Poker, Children’s Books, & Going to California—A Seattle Entrepreneur Roundup
A few random rumblings from around the tech community today:
—Some notables from the Seattle startup scene are heading to Las Vegas next week to compete in the World Series of Poker. Dave Schappell of TeachStreet, Andy Liu of BuddyTV, Davis Bae of the Bae Law Group, and a few others will be bringing it on at the Rio Hotel & Casino against thousands of competitors. It’s $1,500 buy-in, no-limit Texas Hold ’em (probably better odds than raising money from a VC these days). Schappell says his money’s on Liu to go the farthest.
—Luis Salazar of Bellevue, WA-based GMI (he’s also an entrepreneur-in-residence at Voyager Capital) published a children’s book in February called Chin and the Magic Stones. The story is about the adventures of a young boy and his dog in the town of Kirkland. The book has been moving up the Amazon.com charts, and recently made its publisher’s top ten bestseller list (iUniverse).
—Jeff Lawson, co-founder of Twilio, is moving from Seattle to San Francisco next week. That means Twilio, the cloud-based phone service that raised venture funding in March, is shifting the majority of its operations to the Bay Area (where two of its founders are). “I’ve been hiring and building the company more and more in SF,” Lawson said in an e-mail. “But we’ve still got a couple people who’ll continue to work from up here.” Here’s hoping Lawson and his team keep their strong connections to the Seattle community.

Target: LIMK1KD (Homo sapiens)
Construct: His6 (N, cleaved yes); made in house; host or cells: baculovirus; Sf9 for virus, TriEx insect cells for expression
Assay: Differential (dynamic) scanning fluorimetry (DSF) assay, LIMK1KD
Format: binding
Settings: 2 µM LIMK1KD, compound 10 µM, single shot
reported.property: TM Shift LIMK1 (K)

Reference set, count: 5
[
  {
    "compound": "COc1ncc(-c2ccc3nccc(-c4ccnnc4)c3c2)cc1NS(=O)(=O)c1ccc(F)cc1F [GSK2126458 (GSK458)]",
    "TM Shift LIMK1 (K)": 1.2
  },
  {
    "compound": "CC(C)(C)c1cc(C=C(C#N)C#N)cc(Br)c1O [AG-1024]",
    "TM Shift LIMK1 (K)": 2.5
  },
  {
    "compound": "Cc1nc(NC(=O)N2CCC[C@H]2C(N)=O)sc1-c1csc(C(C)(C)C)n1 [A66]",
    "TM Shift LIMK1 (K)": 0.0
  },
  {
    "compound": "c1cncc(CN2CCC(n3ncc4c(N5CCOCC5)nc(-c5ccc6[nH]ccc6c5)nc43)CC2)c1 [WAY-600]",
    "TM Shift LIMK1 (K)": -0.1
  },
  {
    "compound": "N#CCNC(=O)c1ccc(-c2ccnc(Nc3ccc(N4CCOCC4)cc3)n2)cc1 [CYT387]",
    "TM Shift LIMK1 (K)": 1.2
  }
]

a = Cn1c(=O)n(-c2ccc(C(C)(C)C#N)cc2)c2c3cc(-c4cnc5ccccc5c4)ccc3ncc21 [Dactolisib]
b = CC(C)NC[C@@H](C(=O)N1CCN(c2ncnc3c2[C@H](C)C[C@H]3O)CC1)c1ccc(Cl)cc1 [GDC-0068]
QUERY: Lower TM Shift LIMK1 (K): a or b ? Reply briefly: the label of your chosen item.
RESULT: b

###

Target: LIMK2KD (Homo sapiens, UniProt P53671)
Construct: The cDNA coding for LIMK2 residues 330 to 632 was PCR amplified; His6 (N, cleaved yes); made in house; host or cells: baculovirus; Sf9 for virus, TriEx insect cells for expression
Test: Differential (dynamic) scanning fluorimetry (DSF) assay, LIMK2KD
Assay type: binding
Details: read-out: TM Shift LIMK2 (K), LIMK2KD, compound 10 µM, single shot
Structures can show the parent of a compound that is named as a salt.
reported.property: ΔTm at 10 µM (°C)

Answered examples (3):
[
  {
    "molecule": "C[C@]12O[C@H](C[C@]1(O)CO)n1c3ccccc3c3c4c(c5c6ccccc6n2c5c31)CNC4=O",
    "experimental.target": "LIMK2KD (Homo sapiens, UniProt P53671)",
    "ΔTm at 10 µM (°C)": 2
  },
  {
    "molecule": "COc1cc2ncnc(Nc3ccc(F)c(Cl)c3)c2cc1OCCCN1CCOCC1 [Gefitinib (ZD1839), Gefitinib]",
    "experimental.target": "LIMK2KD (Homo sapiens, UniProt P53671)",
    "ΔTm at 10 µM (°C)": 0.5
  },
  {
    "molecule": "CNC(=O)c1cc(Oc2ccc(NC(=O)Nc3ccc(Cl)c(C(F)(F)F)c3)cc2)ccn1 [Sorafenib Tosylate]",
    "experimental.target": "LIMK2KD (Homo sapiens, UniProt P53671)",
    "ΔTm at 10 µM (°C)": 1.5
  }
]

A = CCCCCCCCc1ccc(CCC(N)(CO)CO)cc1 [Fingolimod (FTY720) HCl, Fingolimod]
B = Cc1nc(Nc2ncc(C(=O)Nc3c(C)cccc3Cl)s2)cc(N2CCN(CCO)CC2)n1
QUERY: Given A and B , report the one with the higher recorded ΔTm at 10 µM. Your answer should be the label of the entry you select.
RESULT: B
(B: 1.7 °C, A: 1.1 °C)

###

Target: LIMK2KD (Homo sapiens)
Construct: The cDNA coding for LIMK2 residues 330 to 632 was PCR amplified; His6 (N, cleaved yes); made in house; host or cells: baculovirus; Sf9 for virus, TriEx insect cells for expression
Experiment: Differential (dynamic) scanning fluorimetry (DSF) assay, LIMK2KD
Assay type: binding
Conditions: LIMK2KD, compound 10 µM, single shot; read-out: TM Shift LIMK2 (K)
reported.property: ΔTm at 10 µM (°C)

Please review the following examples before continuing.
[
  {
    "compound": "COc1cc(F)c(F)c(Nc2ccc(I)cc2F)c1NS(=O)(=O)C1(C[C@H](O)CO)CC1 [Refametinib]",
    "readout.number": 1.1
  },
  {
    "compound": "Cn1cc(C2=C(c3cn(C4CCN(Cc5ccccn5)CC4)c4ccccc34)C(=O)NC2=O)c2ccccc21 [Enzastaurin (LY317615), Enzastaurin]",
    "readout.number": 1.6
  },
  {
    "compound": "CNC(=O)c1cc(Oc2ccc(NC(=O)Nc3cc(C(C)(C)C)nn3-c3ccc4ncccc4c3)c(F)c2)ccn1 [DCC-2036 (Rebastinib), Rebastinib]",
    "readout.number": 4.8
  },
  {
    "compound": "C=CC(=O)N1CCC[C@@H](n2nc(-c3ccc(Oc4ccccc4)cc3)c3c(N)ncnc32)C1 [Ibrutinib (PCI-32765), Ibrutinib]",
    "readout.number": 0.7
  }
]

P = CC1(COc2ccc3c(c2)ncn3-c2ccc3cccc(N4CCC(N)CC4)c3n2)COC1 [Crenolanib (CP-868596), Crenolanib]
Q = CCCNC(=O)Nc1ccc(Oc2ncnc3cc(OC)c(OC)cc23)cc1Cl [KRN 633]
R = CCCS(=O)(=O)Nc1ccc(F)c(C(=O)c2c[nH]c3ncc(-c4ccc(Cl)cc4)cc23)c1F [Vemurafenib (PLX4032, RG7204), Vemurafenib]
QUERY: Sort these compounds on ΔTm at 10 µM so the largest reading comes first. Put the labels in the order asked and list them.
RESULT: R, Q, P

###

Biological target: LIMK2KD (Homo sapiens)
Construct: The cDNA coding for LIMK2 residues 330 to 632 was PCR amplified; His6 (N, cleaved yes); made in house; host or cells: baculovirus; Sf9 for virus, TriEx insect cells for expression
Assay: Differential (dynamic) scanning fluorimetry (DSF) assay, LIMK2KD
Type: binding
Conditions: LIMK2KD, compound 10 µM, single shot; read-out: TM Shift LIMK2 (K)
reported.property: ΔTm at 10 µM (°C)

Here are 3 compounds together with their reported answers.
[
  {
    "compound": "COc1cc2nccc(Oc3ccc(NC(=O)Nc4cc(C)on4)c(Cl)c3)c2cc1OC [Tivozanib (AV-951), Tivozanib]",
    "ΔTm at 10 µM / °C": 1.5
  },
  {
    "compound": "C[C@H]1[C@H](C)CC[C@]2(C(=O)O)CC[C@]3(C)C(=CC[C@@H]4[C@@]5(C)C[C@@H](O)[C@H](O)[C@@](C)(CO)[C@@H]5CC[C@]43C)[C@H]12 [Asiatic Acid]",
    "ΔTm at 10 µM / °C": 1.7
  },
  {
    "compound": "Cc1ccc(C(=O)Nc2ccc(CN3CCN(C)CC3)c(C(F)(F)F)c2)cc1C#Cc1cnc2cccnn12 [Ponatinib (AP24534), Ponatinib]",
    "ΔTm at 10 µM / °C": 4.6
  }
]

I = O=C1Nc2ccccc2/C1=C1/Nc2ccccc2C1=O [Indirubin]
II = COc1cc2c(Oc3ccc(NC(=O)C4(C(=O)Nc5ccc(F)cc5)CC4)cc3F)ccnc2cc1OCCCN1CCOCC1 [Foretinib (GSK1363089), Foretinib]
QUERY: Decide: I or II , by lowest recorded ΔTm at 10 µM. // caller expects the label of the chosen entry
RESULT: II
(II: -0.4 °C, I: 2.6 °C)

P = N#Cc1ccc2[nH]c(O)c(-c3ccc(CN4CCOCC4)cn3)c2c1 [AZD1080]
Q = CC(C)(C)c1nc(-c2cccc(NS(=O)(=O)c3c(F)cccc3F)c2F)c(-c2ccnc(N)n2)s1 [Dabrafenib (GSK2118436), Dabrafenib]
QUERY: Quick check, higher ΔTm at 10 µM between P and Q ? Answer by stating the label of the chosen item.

—As if to balance that news, Gaurav Oberoi, co-founder of Bill Monk, has returned to Seattle from the Bay Area, as TechFlash reports. Oberoi is working with his business partner Chuck Groom on a stealthy Web startup here. Groom and Oberoi apparently left San Francisco startup Xmarks just last week.